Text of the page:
Prove that if a series is convergent, then its partial sums, s_n, are bounded.

Thanks in advance. Appreciate it.

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- Dec 2nd 2008, 03:36 PMthahachainaAnalysis (series)
Prove that if a series is convergent, then its partial sums, s_n, are bounded.

Thanks in advance. Appreciate it. - Dec 2nd 2008, 03:45 PMwatchmath
Well basically you need to show that every convergence sequence is bounded.

If $\displaystyle \{a_n\}$ convergence (say to$\displaystyle L$) then there is N such that for all $\displaystyle n\geq N$ we have

|$\displaystyle a_n-L|<1$.

Hence $\displaystyle |a_n|\leq |a_n -L|+L<L+1$ for $\displaystyle n\geq N$. Now $\displaystyle |a_n|\leq L+1+\sum_{i=1}^N |a_i|$ for every $\displaystyle n$, so it is bounded. - Dec 2nd 2008, 03:52 PMPlato
- Dec 2nd 2008, 04:51 PMMathstud28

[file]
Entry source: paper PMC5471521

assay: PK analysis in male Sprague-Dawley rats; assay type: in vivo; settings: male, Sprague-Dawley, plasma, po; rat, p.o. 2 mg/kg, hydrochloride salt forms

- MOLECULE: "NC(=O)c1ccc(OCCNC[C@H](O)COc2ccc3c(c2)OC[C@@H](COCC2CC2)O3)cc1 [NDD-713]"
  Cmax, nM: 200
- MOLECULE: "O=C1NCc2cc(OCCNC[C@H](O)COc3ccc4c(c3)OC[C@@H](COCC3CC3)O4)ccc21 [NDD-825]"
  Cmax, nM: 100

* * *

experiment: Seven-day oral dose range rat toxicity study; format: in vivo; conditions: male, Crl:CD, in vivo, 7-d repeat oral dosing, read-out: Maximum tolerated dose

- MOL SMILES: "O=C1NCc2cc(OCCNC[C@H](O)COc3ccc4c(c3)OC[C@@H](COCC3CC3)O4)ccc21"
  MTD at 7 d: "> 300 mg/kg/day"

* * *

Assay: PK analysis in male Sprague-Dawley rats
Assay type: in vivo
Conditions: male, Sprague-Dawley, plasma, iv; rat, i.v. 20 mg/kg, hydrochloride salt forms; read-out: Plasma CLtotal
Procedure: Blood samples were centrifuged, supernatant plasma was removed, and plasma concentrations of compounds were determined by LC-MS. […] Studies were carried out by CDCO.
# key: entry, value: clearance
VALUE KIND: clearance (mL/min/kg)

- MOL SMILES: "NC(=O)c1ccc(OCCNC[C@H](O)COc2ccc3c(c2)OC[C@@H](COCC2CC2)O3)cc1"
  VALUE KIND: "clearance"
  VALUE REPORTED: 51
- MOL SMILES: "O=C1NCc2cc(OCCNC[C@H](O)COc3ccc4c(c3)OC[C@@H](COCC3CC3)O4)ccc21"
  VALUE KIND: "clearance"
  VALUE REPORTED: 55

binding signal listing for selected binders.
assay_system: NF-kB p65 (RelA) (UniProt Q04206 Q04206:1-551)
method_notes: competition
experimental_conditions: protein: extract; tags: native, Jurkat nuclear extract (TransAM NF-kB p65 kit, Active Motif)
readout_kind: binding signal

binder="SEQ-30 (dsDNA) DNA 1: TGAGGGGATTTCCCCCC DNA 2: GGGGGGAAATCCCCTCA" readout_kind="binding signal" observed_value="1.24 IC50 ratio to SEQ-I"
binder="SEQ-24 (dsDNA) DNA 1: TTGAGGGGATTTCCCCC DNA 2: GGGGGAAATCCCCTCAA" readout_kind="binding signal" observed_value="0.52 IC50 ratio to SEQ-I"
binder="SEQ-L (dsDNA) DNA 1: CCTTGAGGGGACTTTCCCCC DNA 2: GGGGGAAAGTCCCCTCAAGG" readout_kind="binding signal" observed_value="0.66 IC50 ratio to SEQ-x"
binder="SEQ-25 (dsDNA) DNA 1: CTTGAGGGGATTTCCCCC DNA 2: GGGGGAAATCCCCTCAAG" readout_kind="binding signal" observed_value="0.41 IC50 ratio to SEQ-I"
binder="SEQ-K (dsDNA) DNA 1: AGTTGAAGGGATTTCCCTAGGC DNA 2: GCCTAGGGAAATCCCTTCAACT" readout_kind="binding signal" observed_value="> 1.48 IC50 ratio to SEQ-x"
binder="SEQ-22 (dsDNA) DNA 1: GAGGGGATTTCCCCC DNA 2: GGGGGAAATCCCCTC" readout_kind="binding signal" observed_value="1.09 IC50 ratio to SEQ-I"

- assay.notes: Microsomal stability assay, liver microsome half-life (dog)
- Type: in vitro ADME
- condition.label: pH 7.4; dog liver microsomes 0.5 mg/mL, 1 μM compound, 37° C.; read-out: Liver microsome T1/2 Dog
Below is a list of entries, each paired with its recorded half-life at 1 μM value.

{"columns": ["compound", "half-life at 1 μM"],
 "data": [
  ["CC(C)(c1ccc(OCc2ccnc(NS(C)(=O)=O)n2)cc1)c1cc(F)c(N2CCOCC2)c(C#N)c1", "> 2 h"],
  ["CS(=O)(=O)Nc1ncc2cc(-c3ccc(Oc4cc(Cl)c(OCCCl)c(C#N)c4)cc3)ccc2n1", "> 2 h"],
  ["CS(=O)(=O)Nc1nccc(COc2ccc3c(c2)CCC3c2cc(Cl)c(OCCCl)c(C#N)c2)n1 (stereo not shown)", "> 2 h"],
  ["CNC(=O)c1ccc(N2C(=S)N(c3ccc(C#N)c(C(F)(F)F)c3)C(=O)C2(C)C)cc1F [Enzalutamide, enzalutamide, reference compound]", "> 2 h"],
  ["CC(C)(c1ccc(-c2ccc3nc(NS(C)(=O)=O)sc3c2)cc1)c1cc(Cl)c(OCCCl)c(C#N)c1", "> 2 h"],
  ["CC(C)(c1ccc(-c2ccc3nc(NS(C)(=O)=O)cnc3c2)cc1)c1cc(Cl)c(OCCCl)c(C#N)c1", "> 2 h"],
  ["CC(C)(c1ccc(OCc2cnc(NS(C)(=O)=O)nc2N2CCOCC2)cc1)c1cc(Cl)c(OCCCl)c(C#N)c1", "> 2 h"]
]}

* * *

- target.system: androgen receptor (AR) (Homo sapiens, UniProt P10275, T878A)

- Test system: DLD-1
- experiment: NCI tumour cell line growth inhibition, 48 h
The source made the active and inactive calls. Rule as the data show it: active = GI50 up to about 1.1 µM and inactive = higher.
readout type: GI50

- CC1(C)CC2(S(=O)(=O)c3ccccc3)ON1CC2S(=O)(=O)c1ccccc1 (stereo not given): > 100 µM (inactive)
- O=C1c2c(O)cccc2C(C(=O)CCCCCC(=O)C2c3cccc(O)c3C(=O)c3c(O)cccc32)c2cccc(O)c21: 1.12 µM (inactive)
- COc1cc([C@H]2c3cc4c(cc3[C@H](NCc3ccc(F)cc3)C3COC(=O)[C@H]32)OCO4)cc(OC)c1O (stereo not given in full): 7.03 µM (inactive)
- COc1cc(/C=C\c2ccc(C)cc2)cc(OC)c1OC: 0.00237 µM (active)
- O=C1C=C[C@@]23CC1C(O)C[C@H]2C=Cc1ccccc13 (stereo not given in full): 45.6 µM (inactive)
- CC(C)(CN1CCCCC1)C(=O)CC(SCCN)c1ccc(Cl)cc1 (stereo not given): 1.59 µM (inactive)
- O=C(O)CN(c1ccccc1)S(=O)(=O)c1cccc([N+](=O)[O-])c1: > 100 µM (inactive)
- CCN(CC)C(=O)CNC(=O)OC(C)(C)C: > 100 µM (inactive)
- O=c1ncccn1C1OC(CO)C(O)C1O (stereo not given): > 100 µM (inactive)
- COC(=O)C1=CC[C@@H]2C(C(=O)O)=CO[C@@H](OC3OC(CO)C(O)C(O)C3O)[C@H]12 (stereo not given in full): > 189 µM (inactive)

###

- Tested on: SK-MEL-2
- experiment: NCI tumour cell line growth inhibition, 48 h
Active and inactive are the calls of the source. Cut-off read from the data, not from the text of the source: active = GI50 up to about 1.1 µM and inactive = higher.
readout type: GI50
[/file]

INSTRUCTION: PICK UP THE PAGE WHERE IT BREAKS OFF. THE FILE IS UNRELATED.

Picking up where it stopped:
A more direct way would warrant this. Let $\displaystyle S_N=\sum_{n=1}^{N}a_n$. So then for $\displaystyle \sum_{n=1}^{\infty}a_n$ to converge to a finite value, let's say $\displaystyle \xi$, we must have that $\displaystyle \lim_{N\to\infty}S_N=\xi$. But now assuming that we are talking about $\displaystyle \mathbb{R}^1$ we have that the defintion of a sequence converging to $\displaystyle \xi$ is for every $\displaystyle 0<\varepsilon$ there exists a $\displaystyle N$ such that $\displaystyle \forall{n\geqslant{N}}~~\left|S_n-\xi\right|<\varepsilon\implies{\xi-\varepsilon<S_n<\xi+\varepsilon}$. Now since $\displaystyle \xi,\varepsilon$ are real there exists a number let say $\displaystyle \gamma$ such that $\displaystyle \left|\varepsilon+\xi\right|<\gamma$. So it follows that $\displaystyle -\gamma<S_n<\gamma\implies\left|S_n\right|<\gamma$. Thus it is bounded.